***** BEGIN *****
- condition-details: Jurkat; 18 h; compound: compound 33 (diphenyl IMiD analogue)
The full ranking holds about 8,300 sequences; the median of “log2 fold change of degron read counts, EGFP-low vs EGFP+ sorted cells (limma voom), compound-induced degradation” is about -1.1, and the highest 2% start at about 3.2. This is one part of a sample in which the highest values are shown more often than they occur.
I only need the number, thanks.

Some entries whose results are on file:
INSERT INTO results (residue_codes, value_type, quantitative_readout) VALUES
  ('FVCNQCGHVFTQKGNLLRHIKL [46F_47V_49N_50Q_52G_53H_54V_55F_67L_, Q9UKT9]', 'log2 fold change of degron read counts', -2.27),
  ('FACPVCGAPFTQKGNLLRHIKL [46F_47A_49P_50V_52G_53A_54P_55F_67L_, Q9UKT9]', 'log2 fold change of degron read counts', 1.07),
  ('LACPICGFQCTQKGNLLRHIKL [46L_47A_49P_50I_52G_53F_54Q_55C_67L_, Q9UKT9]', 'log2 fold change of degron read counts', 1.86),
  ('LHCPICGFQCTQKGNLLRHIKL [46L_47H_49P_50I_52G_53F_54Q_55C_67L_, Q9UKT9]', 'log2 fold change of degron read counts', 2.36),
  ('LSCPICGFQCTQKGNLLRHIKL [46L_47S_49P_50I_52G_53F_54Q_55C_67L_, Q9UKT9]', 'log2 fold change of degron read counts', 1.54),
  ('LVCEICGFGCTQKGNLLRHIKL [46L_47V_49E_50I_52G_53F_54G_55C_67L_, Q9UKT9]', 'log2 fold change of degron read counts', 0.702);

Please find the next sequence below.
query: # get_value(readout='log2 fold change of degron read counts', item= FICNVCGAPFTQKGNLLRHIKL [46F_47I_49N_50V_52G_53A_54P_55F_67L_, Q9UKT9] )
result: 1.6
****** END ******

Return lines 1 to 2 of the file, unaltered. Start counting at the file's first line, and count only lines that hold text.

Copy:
- condition-details: Jurkat; 18 h; compound: compound 33 (diphenyl IMiD analogue)
The full ranking holds about 8,300 sequences; the median of “log2 fold change of degron read counts, EGFP-low vs EGFP+ sorted cells (limma voom), compound-induced degradation” is about -1.1, and the highest 2% start at about 3.2. This is one part of a sample in which the highest values are shown more often than they occur.